Passing Functions Around

While every programming language ever created probably lets you write pure functions, a second great FP feature of Scala is that you can create functions as variables, just like you create String and Int variables. This feature has many benefits, the most common of which is that it lets you pass functions as parameters into other functions. You saw that earlier in this book when I demonstrated the map and filter methods:

val nums = (1 to 10).toList

val doubles = nums.map(_ * 2)
val lessThanFive = nums.filter(_ < 5)

In those examples I pass anonymous functions into map and filter.

In the lesson on anonymous functions I demonstrated that this example:

val doubles = nums.map(_ * 2)

is the same as passing a regular function into map:

def double(i: Int): Int = i * 2   //a method that doubles an Int
val doubles = nums.map(double)

As those examples show, Scala clearly lets you pass anonymous functions and regular functions into other methods. This is a powerful feature that good FP languages provide.

If you like technical terms, a function that takes another function as an input parameter is known as a Higher-Order Function (HOF). (And if you like humor, as someone once wrote, that’s like saying that a class that takes an instance of another class as a constructor parameter is a Higher-Order Class.)

Function or method?

Scala has a special “function” syntax, but as a practical matter very few people seem to use it. I think this is because of two reasons:

  • That function syntax can be hard to read
  • You can use def methods just like they are functions

What I mean by that second statement is that when you define a method with def like this:

def double(i: Int): Int = i * 2

you can then pass double around as if it were a variable, like this:

val x = ints.map(double)
                 ------

Even though I define double as a method, Scala lets you treat it as a function.

The ability to pass functions around as variables is a distinguishing feature of functional programming languages. And as you’ve seen in map and filter examples in this book, the ability to pass functions as parameters into other functions helps you create code that is concise and still readable.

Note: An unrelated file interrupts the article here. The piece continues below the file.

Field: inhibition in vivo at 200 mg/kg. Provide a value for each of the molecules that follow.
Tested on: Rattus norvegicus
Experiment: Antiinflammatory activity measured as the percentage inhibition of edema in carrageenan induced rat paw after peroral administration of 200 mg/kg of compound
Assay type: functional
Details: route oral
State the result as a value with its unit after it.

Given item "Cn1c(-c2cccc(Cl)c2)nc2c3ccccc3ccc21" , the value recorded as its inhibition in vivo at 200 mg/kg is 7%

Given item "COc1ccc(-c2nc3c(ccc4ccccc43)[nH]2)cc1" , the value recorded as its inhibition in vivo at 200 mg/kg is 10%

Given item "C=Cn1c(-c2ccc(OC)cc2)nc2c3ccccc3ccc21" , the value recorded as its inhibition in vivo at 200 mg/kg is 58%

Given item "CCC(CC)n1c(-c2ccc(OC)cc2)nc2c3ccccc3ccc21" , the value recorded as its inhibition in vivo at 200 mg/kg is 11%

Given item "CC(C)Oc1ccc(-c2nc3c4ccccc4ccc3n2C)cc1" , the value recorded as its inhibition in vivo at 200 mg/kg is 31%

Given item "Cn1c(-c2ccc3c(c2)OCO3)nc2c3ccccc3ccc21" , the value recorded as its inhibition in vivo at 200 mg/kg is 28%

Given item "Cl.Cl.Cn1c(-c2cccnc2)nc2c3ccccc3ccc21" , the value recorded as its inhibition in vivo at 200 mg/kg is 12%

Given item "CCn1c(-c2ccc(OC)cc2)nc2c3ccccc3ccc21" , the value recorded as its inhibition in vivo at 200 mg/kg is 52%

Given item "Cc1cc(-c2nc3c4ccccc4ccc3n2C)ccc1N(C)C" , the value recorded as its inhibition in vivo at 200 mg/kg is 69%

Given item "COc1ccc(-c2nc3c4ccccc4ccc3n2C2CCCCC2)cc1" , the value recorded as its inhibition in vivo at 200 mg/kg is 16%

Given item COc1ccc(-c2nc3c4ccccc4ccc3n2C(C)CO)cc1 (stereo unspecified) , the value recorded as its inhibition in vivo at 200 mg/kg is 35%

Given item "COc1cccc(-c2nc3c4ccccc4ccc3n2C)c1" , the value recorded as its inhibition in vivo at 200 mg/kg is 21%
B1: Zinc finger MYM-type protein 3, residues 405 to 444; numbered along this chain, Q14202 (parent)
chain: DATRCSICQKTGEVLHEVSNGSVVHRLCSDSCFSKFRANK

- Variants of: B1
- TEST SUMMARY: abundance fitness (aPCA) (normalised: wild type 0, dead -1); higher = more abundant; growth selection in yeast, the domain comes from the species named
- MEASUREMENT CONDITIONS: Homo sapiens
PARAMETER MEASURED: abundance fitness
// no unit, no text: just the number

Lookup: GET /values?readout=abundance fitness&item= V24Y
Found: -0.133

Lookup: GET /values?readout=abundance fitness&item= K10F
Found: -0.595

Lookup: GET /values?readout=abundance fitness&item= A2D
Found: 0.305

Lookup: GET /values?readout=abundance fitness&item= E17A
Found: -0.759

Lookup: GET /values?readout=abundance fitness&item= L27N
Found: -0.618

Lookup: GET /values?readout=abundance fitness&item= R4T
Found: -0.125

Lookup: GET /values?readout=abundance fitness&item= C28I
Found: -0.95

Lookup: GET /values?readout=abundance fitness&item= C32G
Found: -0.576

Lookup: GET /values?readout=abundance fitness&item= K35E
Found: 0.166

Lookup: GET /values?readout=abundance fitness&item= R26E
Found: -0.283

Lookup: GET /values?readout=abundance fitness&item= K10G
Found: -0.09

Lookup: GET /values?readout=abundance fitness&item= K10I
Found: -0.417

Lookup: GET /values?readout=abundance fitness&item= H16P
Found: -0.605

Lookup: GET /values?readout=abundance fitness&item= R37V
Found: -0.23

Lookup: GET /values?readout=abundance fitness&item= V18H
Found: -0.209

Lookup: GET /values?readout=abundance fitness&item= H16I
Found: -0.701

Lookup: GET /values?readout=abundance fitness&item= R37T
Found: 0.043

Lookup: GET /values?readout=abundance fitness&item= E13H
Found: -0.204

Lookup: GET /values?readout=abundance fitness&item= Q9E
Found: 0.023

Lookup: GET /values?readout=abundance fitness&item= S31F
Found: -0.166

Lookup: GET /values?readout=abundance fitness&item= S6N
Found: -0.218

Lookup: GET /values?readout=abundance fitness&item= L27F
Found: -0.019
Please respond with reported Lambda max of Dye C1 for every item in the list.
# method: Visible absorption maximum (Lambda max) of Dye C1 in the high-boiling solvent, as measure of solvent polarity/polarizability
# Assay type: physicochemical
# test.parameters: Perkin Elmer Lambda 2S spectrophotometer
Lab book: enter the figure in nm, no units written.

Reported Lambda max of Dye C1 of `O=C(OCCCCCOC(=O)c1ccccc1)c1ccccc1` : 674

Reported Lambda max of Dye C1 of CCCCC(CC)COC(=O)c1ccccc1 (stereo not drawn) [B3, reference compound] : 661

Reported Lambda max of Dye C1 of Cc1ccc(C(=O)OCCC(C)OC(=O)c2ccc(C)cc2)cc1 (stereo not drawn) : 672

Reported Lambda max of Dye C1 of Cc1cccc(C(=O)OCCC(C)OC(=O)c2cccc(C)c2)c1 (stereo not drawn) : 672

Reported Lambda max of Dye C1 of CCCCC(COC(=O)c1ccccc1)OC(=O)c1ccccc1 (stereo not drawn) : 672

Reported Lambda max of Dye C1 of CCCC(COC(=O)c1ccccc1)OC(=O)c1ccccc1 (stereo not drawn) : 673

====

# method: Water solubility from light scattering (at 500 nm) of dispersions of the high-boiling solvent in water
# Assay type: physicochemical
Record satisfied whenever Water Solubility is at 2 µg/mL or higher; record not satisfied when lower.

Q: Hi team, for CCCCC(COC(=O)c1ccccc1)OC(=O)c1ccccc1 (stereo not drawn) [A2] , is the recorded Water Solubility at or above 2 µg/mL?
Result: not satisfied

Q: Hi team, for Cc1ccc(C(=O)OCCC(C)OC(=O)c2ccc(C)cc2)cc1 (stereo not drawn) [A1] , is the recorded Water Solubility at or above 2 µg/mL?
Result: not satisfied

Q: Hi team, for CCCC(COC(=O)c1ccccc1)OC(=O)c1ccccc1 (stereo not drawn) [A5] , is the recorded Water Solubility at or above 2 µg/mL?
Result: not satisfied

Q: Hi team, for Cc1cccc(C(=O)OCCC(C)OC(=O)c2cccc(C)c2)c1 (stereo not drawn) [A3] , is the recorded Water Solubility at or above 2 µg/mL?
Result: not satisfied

A few examples

If you’re not comfortable with the process of passing functions as parameters into other functions, here are a few more examples you can experiment with in the REPL:

List("foo", "bar").map(_.toUpperCase)
List("foo", "bar").map(_.capitalize)
List("adam", "scott").map(_.length)
List(1,2,3,4,5).map(_ * 10)
List(1,2,3,4,5).filter(_ > 2)
List(5,1,3,11,7).takeWhile(_ < 6)

Remember that any of those anonymous functions can also be written as “regular” functions, so you can write a function like this:

def toUpper(s: String): String = s.toUpperCase

and then pass it into map like this:

List("foo", "bar").map(toUpper)

or this:

List("foo", "bar").map(s => toUpper(s))

Those examples that use a “regular” function are equivalent to these anonymous function examples:

List("foo", "bar").map(s => s.toUpperCase)
List("foo", "bar").map(_.toUpperCase)

How to write functions that takes functions as parameters

In both the Scala Cookbook and Functional Programming, Simplified I demonstrate how to write methods like map and filter that take other functions as input parameters. I won’t do that in this book, but when you get to the point where you want to write functions like this, it’s a technique you’ll want to learn.

See also

If you want to see what Scala’s “function” syntax looks like, see my tutorial, The differences between val and def in Scala when creating functions.

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